For only the second time in its 35-year history, the National Association of Home Builders (NAHB)/Wells Fargo Housing Market Index (HMI) topped 80 this month. The first time was in September. The index, a measure of builder confidence in the market for newly built single-family homes increased two points to 85, breaking the previous high of 83 set last month.
"Traffic remains high and record-low interest rates are keeping demand strong as the concept of 'home' has taken on renewed importance for work, study and other purposes in the Covid era," said NAHB Chairman Chuck Fowke. "However, it is becoming increasingly challenging to build affordable homes as shortages of lots, labor, lumber and other key building materials are lengthening construction times."
Derived from a monthly survey of its new home builder members, the HMI gauges builder perceptions of current single-family home sales and sales expectations for the next six months as "good," "fair" or "poor." The survey also asks builders to rate traffic of prospective buyers as "high to very high," "average" or "low to very low." Scores for each component are then used to calculate a seasonally adjusted index where any number over 50 indicates that more builders view conditions as good than poor.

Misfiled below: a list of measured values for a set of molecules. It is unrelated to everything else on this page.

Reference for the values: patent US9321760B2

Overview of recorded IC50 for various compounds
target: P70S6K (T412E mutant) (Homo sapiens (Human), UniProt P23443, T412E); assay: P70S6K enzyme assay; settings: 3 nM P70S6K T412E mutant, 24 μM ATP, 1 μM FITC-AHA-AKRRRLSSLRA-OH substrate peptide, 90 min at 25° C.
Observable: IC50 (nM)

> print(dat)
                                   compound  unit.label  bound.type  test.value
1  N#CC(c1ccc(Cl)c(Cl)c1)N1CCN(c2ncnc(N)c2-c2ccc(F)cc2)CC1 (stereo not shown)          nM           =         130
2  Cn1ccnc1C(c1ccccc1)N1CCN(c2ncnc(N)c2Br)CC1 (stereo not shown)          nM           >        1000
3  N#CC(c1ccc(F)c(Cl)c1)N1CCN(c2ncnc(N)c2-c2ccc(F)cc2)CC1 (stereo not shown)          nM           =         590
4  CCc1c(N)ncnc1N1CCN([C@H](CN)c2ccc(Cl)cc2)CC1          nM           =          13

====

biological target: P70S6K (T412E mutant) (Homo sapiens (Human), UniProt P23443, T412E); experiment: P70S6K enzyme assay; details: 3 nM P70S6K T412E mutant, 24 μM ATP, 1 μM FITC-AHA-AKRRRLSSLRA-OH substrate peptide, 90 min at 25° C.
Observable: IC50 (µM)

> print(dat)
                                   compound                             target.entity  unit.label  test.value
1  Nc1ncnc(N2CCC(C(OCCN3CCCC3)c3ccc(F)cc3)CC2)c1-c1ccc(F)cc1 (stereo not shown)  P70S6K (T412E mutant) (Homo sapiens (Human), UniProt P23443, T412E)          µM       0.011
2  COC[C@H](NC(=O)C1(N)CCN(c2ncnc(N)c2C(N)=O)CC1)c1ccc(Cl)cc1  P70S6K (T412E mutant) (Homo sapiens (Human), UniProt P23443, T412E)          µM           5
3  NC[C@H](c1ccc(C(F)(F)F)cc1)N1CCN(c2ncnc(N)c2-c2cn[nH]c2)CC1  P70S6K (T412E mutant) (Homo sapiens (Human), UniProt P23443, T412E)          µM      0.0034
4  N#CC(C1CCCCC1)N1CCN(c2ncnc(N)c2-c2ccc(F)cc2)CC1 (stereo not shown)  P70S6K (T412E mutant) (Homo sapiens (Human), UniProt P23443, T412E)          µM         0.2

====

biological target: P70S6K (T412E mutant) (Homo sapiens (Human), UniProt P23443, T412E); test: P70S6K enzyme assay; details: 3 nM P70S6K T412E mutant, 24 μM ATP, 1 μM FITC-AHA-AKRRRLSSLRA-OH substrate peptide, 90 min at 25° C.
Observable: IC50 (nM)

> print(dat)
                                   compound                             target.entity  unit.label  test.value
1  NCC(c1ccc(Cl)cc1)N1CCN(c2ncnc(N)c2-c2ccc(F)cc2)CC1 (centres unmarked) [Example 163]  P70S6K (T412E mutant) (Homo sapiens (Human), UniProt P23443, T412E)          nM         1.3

All the HMI indices posted or matched their highest readings ever in October. The HMI index gauging current sales conditions rose two points to 90, the component measuring sales expectations in the next six months increased three points to 88 and the measure charting traffic of prospective buyers held steady at 74.
In addition to setting new highs, the HMI has carried out a stunning comeback from its April level after a 42 point plunge. The index had recovered enough by August to set an all-time high, one that has subsequently been broken twice.
"The housing market continues to be a bright spot for the economy, supported by increased buyer interest in the suburbs, exurbs and small towns," said NAHB Chief Economist Robert Dietz. "NAHB analysis published last week showed that new single-family home sales are outpacing starts by a historic margin. Bridging this gap will require either a gain in construction volume or reductions in available inventory, which is already at a historic low in terms of month's supply."
Regional scores are reported as three-month moving averages. The index in the Northeast increased 6 points to 82, the Midwest and the South each gained 3 points to 75 and 82, respectively and the West rose by 5 points to 90.